• The peel-off process is as described before as illustrated in Fig. 3E, leaving the mandrel with a conductive pattern established by surfaces 84 of mandrel 72 between dielectric islands 72.
  • As illustrated in Fig. 3F, the finished product, here illustrated by reference character 90, may be heat and pressure set, whereas the reusable mandrel here illustrated by reference character 92 is shown to be identical to that of Fig. 3B in -which the conductive mandrel 70 has dielectric islands 72 which define a conductive pattern in the spaces therebetween on surface 84 of mandrel 70.
  • The use of a transparent non-conductive base such as glass allows the fabrication of multilayer circuits to be made in which the second and subsequent layers are very accurately positioned relative to the preceeding layer(s). This is accomplished by optical registration viewing the respective layers through the transparent non-conductive base. Such critical registration of layers is of importance for fine line very dense circuitry.
  • Having above indicated a preferred embodiment of the present invention, it will occur to those skilled in the art that modification and alternative can be practiced within the spirit of the invention. It is accordingly intended to define the scope of the invention only as indicated in the following claims:

Claims (15)

1. A method of providing patterned interconnections on an insulating substrate with a reusable mandrel comprising:
providing a pattern of liftable metal having isolated disconnected pattern parts on a permanent mandrel having a corresponding nonliftable electrically-conductive pattern thereon, with a nonliftable patterned dielectric material on the mandrel in between the liftable metal pattern; and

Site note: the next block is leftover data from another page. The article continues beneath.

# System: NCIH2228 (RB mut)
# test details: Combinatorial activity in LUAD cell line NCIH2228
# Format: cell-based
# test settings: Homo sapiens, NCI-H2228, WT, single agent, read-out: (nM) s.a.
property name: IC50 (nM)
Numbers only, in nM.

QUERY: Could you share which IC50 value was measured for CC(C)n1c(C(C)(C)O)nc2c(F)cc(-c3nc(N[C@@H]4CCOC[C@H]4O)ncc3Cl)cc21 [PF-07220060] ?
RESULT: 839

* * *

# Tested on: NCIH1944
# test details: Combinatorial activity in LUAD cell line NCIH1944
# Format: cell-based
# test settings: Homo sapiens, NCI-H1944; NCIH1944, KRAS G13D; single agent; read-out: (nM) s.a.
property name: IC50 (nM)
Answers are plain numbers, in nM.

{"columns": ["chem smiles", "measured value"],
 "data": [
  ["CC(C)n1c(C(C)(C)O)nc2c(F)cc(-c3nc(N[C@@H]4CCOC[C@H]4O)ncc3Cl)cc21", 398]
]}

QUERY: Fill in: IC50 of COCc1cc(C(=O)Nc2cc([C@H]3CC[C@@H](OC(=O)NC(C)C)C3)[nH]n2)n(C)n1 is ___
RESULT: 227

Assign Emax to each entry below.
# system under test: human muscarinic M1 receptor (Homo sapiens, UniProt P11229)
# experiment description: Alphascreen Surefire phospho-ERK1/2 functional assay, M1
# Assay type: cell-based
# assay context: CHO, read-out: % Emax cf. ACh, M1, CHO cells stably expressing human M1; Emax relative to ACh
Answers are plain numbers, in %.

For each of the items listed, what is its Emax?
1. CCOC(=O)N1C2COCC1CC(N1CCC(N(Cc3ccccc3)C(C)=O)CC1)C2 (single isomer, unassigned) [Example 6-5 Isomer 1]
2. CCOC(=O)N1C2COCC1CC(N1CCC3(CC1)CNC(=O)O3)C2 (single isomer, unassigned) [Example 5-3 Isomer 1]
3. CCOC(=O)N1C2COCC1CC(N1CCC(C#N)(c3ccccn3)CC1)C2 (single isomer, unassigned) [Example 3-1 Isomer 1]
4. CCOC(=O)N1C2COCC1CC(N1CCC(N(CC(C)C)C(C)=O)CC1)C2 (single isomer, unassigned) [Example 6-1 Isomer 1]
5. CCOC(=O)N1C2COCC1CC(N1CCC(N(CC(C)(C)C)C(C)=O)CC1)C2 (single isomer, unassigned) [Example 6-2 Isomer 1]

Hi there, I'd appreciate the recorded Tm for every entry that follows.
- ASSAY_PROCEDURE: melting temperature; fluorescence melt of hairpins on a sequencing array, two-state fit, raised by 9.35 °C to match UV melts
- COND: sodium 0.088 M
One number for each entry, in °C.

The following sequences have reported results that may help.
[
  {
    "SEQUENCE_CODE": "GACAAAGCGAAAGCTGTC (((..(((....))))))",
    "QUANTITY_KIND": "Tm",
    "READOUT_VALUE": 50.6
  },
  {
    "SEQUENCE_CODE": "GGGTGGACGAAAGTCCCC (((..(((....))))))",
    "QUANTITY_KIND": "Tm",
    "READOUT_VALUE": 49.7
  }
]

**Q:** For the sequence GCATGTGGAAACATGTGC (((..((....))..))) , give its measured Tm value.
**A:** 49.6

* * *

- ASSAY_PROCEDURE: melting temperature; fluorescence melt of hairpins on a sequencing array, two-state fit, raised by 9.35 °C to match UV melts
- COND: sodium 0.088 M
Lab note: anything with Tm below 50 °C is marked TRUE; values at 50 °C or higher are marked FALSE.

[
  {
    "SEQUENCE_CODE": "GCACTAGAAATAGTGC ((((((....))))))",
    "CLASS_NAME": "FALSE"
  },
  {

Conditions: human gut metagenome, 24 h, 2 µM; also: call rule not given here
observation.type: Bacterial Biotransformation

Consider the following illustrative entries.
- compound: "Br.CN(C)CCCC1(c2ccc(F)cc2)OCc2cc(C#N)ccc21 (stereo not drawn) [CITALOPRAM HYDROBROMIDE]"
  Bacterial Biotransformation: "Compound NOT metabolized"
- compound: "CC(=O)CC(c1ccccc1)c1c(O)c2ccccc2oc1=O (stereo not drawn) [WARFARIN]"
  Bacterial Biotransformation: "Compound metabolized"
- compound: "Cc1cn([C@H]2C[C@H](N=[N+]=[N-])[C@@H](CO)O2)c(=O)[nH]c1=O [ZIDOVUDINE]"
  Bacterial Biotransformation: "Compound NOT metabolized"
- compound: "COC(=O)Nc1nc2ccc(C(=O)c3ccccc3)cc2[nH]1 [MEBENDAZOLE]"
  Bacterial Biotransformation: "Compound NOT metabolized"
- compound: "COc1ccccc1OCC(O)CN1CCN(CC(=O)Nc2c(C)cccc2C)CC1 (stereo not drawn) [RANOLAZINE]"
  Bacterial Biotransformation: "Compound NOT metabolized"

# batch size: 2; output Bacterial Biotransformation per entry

pressing an adhesive-bearing substrate over said liftable metal pattern such that the adhesive contacts said liftable metal pattern and such -that said liftable metal pattern is transferred to said substrate without the aid of any necessary interconnection between isolated disconnected pattern parts and whereby said patterned dielectric material provides improved definition of the pattern transferred.
2. The method of claim 1 wherein said substrate is flexible and said mandrel is rigid.
3. The method of claim 1 wherein said mandrel is flexible and said substrate is rigid.
4. The method of claim 1 wherein said liftable metal pattern is electroformed on top of said nonliftable electrically-conductive pattern.
5. The method of claim 1 wherein said mandrel is glass having a semitransparent conductive layer thereon on which said nonliftable pattern is formed, thereby to permit the formation of fine definition liftable patterns.
6. The method of claim 1 wherein said mandrel is metal.
7. The method of claim 1 wherein said nonliftable pattern includes metals taken from the group consisting of gold, chromium and copper.
8. The method of claim 1 wherein said nonliftable pattern is passivated prior to electroforming the liftable pattern thereon.
9. The method of claim 1 wherein said liftable pattern is taken from the group consisting of nickel, copper, gold and silver.
10. The method of claim 1 wherein said adhesive-bearing substrate is a temporary substrate.
11. The method of claim 10 wherein the pattern on said temporary substrate is lifted from said temporary substrate onto a permanent substrate.
12. The method of claim 1 and further including the step of curing the adhesive on said adhesive-bearing substrate after liftoff of said liftable pattern.
13. The method of claim 1 and further including the step of curing the pattern on saia adhesive-bearing substrate after liftoff of said liftable metal pattern, including the utilization of pressure during the curing process.
14. The method of claim 1 wherein said liftable metal pattern is built up to a level above the top of said dielectric patterned materiaL
15. A product made by the method of claim 1.
EP19850115467 1984-12-14 1985-12-05 Interconnection circuits made from transfer electroforming Withdrawn EP0185998A1 (en)

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US681935 1984-12-14

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Cited By (13)

* Cited by examiner, † Cited by third party
Publication number Priority date Publication date Assignee Title
WO1989000373A1 (en) * 1987-07-08 1989-01-12 Leonhard Kurz Gmbh & Co. Process for manufacturing an object with conductive tracks and embossed foil for carrying out the process
GB2217918A (en) * 1988-04-27 1989-11-01 Ho Yeon Jung Method of manufacturing printed circuit boards